London (archive)
London (archive)Nati Shohat/FLASH90

UK Jewish leaders and politicians are urging the BBC to adopt the leading international definition of antisemitism in the wake of increasing concern over problematic reporting on Jews and Israel by the public broadcaster.

With the Simon Wiesenthal Center (SWC) ranking the BBC third on its yearly “Global Antisemitism Top Ten List,” behind only Iran and Hamas, Jewish groups and lawmakers are calling for the BBC to abide by the IHRA working definition of antisemitism as a step to regain the trust of the community.

Rabbi Marvin Hier, the dean and founder of the Simon Wiesenthal Center, told the Daily Mail that it might come as a surprise to see the BBC on their list. But he noted that “the decision to place the BBC at number three came after months of intense debate and discussion.”

Rabbi Hier castigated the BBC for its reporting of an attack on a bus full of Jewish teens celebrating Hanukkah in London.

“The BBC falsely reported that a victim on the bus used an anti-Muslim slur,” he said. “But what was heard on tape was a distressed Jewish man speaking in Hebrew appealing for help.”

Jewish leaders, including the president of the Board of Deputies Marie van der Zyl, will reportedly meet with the head of the BBC in early 2022 to speak about their concerns over its coverage of the Jewish community and Israel.

According to the Jewish Chronicle, SWC, the Campaign Against Antisemitism (CAA) and the Jewish Leadership Council (JLC) along with MPs Stephen Crabb and Robert Halfon, and Lord Eric Pickles are demanding that the BBC adopt the IHRA definition.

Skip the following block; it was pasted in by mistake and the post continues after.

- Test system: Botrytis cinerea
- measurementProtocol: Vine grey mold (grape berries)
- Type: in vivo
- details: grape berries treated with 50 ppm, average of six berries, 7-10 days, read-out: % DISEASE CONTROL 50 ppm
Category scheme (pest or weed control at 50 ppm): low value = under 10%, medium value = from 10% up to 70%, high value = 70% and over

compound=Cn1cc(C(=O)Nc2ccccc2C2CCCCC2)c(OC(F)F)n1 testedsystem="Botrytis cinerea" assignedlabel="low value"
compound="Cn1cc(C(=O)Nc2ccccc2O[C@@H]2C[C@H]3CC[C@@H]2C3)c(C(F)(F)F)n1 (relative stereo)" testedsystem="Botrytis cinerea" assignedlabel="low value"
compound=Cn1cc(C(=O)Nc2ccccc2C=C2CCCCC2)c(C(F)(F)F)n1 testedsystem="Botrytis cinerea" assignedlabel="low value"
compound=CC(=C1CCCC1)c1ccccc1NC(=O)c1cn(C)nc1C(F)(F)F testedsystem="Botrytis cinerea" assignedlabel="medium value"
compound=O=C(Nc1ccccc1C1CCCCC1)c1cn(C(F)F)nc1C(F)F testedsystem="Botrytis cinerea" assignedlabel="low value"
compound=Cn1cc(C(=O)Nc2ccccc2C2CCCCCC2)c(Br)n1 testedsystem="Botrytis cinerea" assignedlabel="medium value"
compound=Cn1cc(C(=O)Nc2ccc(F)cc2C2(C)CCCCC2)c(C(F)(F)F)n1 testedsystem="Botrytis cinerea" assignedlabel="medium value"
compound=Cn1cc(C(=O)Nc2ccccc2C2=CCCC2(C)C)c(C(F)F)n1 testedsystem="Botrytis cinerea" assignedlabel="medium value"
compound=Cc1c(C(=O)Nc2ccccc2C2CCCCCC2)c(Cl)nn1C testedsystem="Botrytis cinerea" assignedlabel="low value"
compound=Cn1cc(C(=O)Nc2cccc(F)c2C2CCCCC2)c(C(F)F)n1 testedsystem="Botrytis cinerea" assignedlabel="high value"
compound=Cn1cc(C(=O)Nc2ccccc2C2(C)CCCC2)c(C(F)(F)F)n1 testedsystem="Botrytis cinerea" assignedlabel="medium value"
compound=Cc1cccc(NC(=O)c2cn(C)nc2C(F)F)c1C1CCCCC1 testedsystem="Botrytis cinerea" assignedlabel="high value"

They said that doing so would be a sign that the broadcaster was serious about preventing future incidents.

Van der Zyl plans to ask BBC Director General Tim Davie when she meets with him to provide BBC staff with antisemitism awareness training.

"Once the trust of a community is lost it is difficult to regain it,” Pickles said. “The UK expects the BBC to set an example in tackling antisemitism. It could do so by following other international and UK institutions adopting and implementing the IHRA modern definition on antisemitism.”

Claudia Mendoza, co-chief executive of the JLC, added that adopting the IHRA definition would be “helpful in terms of allowing institutions to understand what modern antisemitism looks like, but it is not a panacea. The BBC should make sure it has an ongoing dialogue with the Jewish community.”